Next sounds alarm over rising prices: Boss warns Ukraine war and inflation will hit sales and profits
The boss of Next warned customers face higher prices this year as he revealed pulling out of Ukraine and Russia will hit sales and profits.
Simon Wolfson said prices in its stores and on its website would rise by 3.7 per cent in the first half of this year and 8 per cent in the second half as freight costs, wages and energy bills soar.
The comments came a day after the budget watchdog forecast that inflation is heading for a 40-year high of close to 9 per cent – leading to the biggest squeeze on living standards since the 1950s.
Warning: Next boss Simon Wolfson (pictured) said prices in its stores and on its website would rise by 3.7% in the first half of this year and 8% in the second half
And warning of an ‘increasingly uncertain world’, Wolfson also slashed £85million off Next’s sales guidance for the year and £10million from profits following the closure of its websites in Ukraine and Russia, following Russia’s invasion of Ukraine.
Next expects operations to remain closed until at least the end of the year. It does not have stores in either country.
Shares fell 3.3 per cent, or 208p, to 6176p yesterday.
The stock has fallen 25 per cent from December highs, but it remains one the UK’s most successful retailers, with shares worth nearly eight times what they were when Wolfson took over as chief executive in 2001.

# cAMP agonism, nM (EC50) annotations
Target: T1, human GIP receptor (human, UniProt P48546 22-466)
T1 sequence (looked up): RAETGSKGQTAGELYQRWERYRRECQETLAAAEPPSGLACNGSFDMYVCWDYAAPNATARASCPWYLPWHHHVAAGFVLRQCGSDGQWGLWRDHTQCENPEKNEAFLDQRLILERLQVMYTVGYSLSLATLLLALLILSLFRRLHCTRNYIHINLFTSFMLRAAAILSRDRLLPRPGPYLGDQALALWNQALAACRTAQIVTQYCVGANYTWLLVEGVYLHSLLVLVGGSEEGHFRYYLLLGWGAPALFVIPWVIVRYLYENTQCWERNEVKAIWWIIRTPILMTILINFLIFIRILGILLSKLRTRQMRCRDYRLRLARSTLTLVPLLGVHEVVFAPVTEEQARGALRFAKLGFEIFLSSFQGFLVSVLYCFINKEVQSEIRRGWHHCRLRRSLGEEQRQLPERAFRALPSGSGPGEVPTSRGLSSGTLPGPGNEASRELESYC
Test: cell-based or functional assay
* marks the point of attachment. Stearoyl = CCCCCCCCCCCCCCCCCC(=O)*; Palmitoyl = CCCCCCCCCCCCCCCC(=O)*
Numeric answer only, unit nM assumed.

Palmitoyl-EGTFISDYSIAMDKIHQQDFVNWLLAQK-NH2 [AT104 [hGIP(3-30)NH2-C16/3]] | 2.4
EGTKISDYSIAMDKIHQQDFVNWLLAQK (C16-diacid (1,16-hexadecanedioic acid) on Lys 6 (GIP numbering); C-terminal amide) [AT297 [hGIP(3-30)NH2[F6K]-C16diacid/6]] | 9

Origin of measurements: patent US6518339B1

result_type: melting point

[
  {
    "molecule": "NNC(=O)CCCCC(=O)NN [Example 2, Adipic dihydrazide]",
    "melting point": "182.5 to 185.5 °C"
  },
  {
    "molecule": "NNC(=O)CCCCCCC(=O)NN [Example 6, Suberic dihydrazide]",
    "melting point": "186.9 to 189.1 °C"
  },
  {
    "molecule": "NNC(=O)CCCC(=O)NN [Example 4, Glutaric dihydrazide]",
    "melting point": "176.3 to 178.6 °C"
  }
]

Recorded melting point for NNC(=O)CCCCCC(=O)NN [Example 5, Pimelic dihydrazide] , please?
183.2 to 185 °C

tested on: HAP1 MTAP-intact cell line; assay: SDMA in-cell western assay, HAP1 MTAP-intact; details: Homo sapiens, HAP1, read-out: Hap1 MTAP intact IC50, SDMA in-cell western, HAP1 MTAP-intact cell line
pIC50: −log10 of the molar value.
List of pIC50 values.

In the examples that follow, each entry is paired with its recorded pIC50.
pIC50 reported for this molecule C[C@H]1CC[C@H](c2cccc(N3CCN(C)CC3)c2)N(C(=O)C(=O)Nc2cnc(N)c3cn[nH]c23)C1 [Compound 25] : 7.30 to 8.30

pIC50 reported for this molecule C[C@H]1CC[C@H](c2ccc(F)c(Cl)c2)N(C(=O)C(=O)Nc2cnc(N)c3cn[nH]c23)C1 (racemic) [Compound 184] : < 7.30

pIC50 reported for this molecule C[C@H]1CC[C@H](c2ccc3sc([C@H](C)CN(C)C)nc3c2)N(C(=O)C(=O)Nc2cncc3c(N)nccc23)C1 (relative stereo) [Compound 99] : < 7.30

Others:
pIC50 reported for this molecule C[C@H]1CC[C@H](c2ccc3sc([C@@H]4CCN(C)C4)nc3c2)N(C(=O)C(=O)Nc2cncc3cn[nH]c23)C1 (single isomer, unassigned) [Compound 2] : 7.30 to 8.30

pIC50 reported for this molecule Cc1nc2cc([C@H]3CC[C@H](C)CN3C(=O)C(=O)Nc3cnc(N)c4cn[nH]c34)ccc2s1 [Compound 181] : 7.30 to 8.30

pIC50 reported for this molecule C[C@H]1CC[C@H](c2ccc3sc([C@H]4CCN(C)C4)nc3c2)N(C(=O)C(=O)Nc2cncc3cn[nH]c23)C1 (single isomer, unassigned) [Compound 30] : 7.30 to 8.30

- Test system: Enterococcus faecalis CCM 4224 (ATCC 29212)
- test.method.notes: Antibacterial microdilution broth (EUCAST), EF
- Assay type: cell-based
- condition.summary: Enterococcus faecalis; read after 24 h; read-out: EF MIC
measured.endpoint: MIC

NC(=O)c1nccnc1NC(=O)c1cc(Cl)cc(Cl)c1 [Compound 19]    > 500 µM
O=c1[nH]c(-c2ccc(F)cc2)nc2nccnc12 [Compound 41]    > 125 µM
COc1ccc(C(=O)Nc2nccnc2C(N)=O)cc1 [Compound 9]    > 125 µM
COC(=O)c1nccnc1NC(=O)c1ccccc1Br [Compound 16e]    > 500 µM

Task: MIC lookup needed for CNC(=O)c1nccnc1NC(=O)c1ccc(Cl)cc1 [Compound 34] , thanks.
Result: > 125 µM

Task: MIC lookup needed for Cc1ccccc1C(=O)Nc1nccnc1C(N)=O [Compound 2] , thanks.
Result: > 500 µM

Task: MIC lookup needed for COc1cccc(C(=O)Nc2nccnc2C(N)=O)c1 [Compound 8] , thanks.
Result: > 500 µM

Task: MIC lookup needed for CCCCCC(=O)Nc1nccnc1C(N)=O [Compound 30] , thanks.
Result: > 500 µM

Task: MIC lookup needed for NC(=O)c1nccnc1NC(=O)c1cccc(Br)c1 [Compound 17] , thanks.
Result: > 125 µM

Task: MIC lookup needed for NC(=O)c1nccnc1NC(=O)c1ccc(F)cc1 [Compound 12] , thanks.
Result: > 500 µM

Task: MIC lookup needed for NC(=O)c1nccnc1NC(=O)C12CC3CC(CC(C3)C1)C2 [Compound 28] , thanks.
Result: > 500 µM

By contrast shares in Marks & Spencer have fallen 33 per cent in the same period.
The prospect of lower revenues and profits and the warning over rising prices overshadowed an upbeat set of results for the 12 months to the end of January.
The retailer raked in sales of £4.6billion over the 12-month period – up 30 per cent on the previous year when it was grappling with varying degrees of lockdown and 8.4 per cent higher than the year before Covid struck.
Profits hit £823million, 140 per cent up from a year earlier and 10 per cent higher than pre-pandemic levels.
And Next said sales in the UK since February have been better than expected, driven by increased demand for formalwear and a boom in visits to its stores.
Unveiling the figures, Wolfson, a Conservative peer since 2010, offered a bleak assessment of the economy, saying some Britons will no longer be able to ‘maintain living standards at the levels we have become used to’.
He welcomed the measures in Chancellor Rishi Sunak’s Spring Statement to ease the cost of living crisis, but called for the Government to do more to ensure those most in need can afford essential goods, and to boost supply of goods and workers.
He said: ‘It is important to understand that the cost of living crisis is a supply side crisis – the inflation we are experiencing is a symptom of underlying constraints in the supply of goods. The good news is that there is much the Government can do to increase supply.
‘It can reverse the self-defeating barriers it has placed on overseas workers supporting our economy and accelerate, simplify and reform the planning process to increase the supply of desperately needed housing.’
Global Data analyst Emily Salter said: ‘Next has simply created a more compelling and relevant proposition online with its broad range of products and brands, and though it continues to innovate in its stores, such as by adding a GAP concession to its flagship Oxford Street store, online will continue to far outperform this year.’